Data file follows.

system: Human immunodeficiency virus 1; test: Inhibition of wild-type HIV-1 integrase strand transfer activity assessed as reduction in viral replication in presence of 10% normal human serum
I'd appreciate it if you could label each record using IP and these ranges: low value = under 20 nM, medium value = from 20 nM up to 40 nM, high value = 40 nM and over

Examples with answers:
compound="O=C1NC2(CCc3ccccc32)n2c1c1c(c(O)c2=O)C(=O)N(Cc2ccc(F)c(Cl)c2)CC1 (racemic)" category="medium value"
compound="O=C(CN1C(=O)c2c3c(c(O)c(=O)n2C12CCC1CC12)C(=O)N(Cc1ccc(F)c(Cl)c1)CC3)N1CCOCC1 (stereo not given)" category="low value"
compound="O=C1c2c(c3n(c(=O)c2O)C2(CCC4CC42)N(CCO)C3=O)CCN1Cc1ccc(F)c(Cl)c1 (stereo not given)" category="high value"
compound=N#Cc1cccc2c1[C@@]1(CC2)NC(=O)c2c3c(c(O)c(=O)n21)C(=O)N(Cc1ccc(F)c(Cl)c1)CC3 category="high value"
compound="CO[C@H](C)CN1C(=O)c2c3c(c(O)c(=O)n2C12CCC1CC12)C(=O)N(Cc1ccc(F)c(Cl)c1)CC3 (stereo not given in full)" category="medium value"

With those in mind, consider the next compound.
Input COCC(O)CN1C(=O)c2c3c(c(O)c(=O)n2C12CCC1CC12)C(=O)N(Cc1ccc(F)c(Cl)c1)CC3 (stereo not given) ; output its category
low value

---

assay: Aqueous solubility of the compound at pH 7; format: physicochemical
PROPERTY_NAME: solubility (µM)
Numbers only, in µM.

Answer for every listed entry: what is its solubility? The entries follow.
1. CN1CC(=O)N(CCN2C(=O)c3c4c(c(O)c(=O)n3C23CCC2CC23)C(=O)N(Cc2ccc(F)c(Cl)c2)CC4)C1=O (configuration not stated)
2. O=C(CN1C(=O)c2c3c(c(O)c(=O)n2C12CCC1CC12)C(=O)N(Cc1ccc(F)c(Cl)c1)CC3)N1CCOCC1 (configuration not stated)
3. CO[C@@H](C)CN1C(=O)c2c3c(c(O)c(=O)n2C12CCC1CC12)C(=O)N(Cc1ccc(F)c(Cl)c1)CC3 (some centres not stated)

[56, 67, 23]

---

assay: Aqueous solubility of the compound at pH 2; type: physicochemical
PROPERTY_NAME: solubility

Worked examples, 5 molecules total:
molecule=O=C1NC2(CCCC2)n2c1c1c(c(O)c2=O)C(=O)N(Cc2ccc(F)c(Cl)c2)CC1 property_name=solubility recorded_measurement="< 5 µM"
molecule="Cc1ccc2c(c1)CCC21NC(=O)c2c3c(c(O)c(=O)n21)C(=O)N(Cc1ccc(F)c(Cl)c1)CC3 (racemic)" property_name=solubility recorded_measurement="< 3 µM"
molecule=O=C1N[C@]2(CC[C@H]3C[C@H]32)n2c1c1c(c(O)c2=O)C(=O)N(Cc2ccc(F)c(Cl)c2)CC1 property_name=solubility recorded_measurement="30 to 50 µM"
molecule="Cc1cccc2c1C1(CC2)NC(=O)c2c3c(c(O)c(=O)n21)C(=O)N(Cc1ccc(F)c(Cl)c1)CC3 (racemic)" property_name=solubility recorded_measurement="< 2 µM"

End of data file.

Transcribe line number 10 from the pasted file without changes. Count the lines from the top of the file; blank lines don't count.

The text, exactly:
Input COCC(O)CN1C(=O)c2c3c(c(O)c(=O)n2C12CCC1CC12)C(=O)N(Cc1ccc(F)c(Cl)c1)CC3 (stereo not given) ; output its category